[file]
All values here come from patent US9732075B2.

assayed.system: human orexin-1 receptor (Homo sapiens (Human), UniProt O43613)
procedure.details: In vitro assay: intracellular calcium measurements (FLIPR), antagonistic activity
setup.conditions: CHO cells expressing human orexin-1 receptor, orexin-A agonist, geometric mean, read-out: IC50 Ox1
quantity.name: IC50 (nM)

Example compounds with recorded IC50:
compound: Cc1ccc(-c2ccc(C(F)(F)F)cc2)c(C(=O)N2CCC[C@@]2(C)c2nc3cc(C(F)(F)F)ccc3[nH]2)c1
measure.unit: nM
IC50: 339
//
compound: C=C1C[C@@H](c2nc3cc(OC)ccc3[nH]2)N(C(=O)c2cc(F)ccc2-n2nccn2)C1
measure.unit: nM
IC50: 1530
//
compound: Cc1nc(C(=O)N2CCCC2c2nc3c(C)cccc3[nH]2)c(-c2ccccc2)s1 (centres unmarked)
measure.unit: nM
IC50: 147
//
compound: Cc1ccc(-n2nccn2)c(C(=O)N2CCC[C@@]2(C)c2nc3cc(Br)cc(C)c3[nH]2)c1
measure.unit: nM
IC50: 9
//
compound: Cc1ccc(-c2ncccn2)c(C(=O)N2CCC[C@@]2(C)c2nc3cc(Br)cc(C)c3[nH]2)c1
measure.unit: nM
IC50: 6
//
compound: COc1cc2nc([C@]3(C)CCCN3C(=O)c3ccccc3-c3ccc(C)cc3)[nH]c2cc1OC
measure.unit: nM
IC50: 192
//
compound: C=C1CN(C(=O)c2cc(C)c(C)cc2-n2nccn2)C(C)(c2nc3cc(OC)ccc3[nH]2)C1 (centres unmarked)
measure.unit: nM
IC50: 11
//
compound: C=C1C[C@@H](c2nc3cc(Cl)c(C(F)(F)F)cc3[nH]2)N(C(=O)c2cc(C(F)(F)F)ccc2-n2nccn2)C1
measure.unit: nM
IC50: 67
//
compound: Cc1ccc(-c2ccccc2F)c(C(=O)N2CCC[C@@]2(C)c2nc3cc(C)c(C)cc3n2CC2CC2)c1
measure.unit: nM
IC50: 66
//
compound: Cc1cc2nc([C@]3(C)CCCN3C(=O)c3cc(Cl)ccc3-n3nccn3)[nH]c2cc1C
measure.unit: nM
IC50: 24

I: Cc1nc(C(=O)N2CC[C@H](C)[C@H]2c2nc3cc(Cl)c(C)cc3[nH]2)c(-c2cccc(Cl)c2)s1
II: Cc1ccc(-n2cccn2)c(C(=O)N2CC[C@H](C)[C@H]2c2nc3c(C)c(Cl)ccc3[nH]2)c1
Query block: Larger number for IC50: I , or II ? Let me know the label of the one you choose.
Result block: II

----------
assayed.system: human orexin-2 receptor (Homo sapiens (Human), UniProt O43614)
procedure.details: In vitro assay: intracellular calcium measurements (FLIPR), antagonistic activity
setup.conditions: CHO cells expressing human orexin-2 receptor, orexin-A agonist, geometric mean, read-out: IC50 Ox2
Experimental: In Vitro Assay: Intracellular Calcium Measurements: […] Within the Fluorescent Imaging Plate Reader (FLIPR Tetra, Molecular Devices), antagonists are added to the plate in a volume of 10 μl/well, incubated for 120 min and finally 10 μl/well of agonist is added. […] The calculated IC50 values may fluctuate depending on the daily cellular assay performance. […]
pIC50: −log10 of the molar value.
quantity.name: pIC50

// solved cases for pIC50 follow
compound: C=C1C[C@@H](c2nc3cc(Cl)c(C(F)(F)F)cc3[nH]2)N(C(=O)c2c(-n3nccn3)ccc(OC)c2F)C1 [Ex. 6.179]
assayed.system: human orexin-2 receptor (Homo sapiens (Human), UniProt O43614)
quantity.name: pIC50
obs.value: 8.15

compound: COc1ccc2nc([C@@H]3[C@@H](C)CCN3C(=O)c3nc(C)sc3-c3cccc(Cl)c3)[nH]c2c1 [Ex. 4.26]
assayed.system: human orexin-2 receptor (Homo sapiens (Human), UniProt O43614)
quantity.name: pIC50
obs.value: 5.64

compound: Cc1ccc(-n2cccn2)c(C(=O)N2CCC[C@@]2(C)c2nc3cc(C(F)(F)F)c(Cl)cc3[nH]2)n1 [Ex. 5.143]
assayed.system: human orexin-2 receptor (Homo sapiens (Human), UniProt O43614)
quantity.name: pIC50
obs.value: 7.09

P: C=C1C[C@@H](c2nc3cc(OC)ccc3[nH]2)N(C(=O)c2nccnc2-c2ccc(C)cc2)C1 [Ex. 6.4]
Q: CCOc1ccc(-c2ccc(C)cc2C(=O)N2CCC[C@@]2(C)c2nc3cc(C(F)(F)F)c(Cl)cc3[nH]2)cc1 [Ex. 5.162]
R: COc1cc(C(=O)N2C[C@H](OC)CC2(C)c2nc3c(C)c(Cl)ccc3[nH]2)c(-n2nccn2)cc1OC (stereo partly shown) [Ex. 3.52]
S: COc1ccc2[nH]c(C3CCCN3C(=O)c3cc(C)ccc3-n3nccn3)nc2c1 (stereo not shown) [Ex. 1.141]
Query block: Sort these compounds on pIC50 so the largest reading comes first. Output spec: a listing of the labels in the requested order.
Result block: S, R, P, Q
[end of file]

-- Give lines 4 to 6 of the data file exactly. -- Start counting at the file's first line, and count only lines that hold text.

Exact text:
setup.conditions: CHO cells expressing human orexin-1 receptor, orexin-A agonist, geometric mean, read-out: IC50 Ox1
quantity.name: IC50 (nM)

Example compounds with recorded IC50: